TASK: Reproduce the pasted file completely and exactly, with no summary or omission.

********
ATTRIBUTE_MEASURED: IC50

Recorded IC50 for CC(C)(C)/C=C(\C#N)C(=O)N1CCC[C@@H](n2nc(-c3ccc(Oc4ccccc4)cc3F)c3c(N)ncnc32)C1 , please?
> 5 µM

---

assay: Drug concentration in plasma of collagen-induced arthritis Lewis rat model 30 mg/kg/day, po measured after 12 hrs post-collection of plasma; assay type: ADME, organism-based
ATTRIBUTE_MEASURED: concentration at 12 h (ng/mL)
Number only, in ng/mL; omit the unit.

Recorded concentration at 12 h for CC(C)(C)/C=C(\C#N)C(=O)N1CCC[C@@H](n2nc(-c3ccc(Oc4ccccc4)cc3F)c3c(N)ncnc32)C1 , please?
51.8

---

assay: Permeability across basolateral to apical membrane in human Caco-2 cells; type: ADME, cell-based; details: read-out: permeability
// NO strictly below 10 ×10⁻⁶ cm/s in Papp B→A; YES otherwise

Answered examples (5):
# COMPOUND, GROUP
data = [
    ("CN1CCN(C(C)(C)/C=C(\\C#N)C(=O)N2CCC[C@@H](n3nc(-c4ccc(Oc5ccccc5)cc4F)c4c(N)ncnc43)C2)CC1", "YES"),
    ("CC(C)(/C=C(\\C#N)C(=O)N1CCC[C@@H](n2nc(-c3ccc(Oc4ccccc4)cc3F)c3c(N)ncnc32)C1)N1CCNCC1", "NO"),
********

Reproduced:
ATTRIBUTE_MEASURED: IC50

Recorded IC50 for CC(C)(C)/C=C(\C#N)C(=O)N1CCC[C@@H](n2nc(-c3ccc(Oc4ccccc4)cc3F)c3c(N)ncnc32)C1 , please?
> 5 µM

---

assay: Drug concentration in plasma of collagen-induced arthritis Lewis rat model 30 mg/kg/day, po measured after 12 hrs post-collection of plasma; assay type: ADME, organism-based
ATTRIBUTE_MEASURED: concentration at 12 h (ng/mL)
Number only, in ng/mL; omit the unit.

Recorded concentration at 12 h for CC(C)(C)/C=C(\C#N)C(=O)N1CCC[C@@H](n2nc(-c3ccc(Oc4ccccc4)cc3F)c3c(N)ncnc32)C1 , please?
51.8

---

assay: Permeability across basolateral to apical membrane in human Caco-2 cells; type: ADME, cell-based; details: read-out: permeability
// NO strictly below 10 ×10⁻⁶ cm/s in Papp B→A; YES otherwise

Answered examples (5):
# COMPOUND, GROUP
data = [
    ("CN1CCN(C(C)(C)/C=C(\\C#N)C(=O)N2CCC[C@@H](n3nc(-c4ccc(Oc5ccccc5)cc4F)c4c(N)ncnc43)C2)CC1", "YES"),
    ("CC(C)(/C=C(\\C#N)C(=O)N1CCC[C@@H](n2nc(-c3ccc(Oc4ccccc4)cc3F)c3c(N)ncnc32)C1)N1CCNCC1", "NO"),